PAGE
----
• Ayokunle Olumuyiwa OMOBOWALE Department of Sociology, University of Ibadan, Ibadan, Nigeria
  • Mofeyisara Oluwatoyin OMOBOWALE Institute of Child Health, College of Medicine, University of Ibadan, Nigeria
  • Molatokunbo Seunfunmi OLUTAYO Institute of African Studies, University, Ibadan, Nigeria
  • Helen Olubunmi AKINADE Medical Library, College of Medicine, University of Lagos, Lagos, Nigeria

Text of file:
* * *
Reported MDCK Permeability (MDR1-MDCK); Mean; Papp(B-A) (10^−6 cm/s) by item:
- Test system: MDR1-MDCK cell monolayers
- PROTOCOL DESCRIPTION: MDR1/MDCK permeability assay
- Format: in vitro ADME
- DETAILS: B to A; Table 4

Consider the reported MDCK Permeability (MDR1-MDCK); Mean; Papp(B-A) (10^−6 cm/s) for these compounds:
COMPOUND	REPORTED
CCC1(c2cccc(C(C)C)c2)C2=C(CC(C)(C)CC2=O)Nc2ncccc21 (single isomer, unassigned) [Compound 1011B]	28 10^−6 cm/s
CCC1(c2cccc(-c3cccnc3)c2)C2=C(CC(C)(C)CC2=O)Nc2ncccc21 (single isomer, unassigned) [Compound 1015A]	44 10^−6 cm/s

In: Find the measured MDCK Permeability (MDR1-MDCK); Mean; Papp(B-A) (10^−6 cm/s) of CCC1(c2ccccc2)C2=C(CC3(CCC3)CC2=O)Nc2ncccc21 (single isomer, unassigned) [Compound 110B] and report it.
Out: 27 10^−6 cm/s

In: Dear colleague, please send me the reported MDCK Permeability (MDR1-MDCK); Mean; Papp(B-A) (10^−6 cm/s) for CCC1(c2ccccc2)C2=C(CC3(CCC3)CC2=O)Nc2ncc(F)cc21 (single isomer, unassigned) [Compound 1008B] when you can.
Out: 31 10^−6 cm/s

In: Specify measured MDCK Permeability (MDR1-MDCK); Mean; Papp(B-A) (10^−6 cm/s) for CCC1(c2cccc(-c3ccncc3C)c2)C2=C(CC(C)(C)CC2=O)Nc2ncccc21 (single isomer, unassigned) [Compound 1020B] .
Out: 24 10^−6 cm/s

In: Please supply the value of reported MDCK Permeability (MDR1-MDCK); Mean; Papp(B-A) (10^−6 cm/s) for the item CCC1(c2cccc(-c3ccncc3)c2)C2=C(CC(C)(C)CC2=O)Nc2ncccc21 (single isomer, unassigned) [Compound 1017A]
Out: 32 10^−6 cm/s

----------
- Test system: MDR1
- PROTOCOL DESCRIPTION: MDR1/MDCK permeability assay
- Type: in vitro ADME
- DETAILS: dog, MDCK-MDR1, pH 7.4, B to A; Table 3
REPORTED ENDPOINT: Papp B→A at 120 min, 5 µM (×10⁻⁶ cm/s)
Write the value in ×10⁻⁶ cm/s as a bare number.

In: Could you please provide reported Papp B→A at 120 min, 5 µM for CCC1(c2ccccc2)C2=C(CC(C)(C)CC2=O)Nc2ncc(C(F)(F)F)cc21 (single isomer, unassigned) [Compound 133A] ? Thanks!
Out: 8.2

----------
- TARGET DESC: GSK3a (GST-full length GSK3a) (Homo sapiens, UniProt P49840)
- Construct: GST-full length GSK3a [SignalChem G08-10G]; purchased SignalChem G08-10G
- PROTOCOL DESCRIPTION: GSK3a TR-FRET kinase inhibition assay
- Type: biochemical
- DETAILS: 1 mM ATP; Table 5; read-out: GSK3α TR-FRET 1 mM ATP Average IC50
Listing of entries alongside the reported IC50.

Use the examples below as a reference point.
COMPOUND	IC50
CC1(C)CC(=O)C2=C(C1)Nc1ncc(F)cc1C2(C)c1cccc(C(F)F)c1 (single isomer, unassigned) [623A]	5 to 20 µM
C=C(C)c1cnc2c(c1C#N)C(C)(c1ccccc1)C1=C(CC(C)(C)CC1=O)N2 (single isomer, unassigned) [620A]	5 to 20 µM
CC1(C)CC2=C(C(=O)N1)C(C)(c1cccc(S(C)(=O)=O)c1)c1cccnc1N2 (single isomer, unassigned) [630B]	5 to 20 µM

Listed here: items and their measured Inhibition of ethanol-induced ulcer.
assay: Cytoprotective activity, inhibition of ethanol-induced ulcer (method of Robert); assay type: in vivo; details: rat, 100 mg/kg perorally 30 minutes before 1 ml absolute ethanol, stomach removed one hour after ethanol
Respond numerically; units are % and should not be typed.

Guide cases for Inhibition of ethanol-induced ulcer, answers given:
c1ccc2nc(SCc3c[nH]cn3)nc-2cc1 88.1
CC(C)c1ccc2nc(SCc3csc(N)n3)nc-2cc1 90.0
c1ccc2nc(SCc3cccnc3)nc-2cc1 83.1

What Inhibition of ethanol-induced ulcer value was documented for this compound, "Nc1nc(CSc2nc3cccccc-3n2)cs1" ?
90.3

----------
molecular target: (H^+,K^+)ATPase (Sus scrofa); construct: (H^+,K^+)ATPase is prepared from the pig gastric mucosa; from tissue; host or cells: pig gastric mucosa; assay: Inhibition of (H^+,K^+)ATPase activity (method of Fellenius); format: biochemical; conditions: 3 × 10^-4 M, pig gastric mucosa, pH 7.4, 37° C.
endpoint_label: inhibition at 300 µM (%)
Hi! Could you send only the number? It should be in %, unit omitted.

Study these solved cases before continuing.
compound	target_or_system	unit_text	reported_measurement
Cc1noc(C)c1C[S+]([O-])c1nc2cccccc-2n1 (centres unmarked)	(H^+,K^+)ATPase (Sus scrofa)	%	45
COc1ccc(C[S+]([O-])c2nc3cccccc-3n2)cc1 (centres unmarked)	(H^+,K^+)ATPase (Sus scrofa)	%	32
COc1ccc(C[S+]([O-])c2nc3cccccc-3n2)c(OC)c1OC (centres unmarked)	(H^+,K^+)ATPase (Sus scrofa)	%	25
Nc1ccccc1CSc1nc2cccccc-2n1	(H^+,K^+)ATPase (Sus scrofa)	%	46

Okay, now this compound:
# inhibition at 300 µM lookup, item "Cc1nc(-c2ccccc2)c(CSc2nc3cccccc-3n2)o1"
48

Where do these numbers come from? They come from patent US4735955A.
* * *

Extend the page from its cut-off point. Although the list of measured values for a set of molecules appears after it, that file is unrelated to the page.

Within the past three decades, widespread poverty has accompanied Western influenced neo-liberal policies often camouflaged as vital development initiatives (e.g. SAP and privatization programme). Still, within the same period, the continent has witnessed spontaneous emergence of numerous associational groups; created through social networking for the utilization of social capital for the satisfaction of individual and group development needs as strategy against poverty. These associations are usually in form of cooperative, welfare, town and/or friendship groups. It is important to note that a basic feature of the associations, especially, in terms of social networking for social survival is related to the communal value of African societies as against the modernist/Western preference for individuality. The aim of the article is to examine the relevance of associational groups to the development of West Africa with the primary objective of presenting a possible policy position on harnessing associational networking and social capital for development in West Africa.


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